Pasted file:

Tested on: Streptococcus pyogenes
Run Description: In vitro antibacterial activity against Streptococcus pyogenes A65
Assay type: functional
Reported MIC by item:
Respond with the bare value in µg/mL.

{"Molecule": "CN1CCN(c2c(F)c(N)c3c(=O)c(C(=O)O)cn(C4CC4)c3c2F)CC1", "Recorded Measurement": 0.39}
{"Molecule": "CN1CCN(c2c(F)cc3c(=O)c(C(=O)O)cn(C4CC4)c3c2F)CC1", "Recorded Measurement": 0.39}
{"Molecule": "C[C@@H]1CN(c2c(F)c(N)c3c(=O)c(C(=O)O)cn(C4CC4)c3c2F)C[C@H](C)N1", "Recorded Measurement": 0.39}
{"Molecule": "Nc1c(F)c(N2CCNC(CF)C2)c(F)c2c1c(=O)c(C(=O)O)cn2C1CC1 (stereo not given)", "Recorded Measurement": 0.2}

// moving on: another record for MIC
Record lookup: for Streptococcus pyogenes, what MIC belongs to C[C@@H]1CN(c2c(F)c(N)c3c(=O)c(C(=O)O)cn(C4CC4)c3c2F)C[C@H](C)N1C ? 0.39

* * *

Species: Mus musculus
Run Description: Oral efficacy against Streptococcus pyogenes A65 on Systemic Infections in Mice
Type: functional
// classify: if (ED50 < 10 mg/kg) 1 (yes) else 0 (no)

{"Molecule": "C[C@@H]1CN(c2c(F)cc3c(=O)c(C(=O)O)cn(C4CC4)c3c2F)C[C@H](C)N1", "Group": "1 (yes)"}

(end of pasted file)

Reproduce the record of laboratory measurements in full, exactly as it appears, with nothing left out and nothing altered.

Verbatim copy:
Tested on: Streptococcus pyogenes
Run Description: In vitro antibacterial activity against Streptococcus pyogenes A65
Assay type: functional
Reported MIC by item:
Respond with the bare value in µg/mL.

{"Molecule": "CN1CCN(c2c(F)c(N)c3c(=O)c(C(=O)O)cn(C4CC4)c3c2F)CC1", "Recorded Measurement": 0.39}
{"Molecule": "CN1CCN(c2c(F)cc3c(=O)c(C(=O)O)cn(C4CC4)c3c2F)CC1", "Recorded Measurement": 0.39}
{"Molecule": "C[C@@H]1CN(c2c(F)c(N)c3c(=O)c(C(=O)O)cn(C4CC4)c3c2F)C[C@H](C)N1", "Recorded Measurement": 0.39}
{"Molecule": "Nc1c(F)c(N2CCNC(CF)C2)c(F)c2c1c(=O)c(C(=O)O)cn2C1CC1 (stereo not given)", "Recorded Measurement": 0.2}

// moving on: another record for MIC
Record lookup: for Streptococcus pyogenes, what MIC belongs to C[C@@H]1CN(c2c(F)c(N)c3c(=O)c(C(=O)O)cn(C4CC4)c3c2F)C[C@H](C)N1C ? 0.39

* * *

Species: Mus musculus
Run Description: Oral efficacy against Streptococcus pyogenes A65 on Systemic Infections in Mice
Type: functional
// classify: if (ED50 < 10 mg/kg) 1 (yes) else 0 (no)

{"Molecule": "C[C@@H]1CN(c2c(F)cc3c(=O)c(C(=O)O)cn(C4CC4)c3c2F)C[C@H](C)N1", "Group": "1 (yes)"}